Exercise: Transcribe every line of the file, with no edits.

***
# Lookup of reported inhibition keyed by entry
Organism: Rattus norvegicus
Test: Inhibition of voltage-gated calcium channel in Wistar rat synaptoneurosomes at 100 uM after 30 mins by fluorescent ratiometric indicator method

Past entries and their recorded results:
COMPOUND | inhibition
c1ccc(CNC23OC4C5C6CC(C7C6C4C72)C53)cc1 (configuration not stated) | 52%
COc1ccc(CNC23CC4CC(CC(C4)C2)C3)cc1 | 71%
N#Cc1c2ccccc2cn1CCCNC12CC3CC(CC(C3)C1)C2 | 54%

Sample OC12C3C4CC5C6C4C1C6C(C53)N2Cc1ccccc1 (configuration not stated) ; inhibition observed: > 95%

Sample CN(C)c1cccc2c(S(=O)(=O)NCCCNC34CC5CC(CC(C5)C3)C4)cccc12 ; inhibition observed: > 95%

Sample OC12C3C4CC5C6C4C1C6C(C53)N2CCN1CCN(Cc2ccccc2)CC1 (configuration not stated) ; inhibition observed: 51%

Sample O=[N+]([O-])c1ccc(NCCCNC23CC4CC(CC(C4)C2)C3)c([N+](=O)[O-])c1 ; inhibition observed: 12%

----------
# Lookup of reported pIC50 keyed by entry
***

# Lookup of reported inhibition keyed by entry
Organism: Rattus norvegicus
Test: Inhibition of voltage-gated calcium channel in Wistar rat synaptoneurosomes at 100 uM after 30 mins by fluorescent ratiometric indicator method

Past entries and their recorded results:
COMPOUND | inhibition
c1ccc(CNC23OC4C5C6CC(C7C6C4C72)C53)cc1 (configuration not stated) | 52%
COc1ccc(CNC23CC4CC(CC(C4)C2)C3)cc1 | 71%
N#Cc1c2ccccc2cn1CCCNC12CC3CC(CC(C3)C1)C2 | 54%

Sample OC12C3C4CC5C6C4C1C6C(C53)N2Cc1ccccc1 (configuration not stated) ; inhibition observed: > 95%

Sample CN(C)c1cccc2c(S(=O)(=O)NCCCNC34CC5CC(CC(C5)C3)C4)cccc12 ; inhibition observed: > 95%

Sample OC12C3C4CC5C6C4C1C6C(C53)N2CCN1CCN(Cc2ccccc2)CC1 (configuration not stated) ; inhibition observed: 51%

Sample O=[N+]([O-])c1ccc(NCCCNC23CC4CC(CC(C4)C2)C3)c([N+](=O)[O-])c1 ; inhibition observed: 12%

----------
# Lookup of reported pIC50 keyed by entry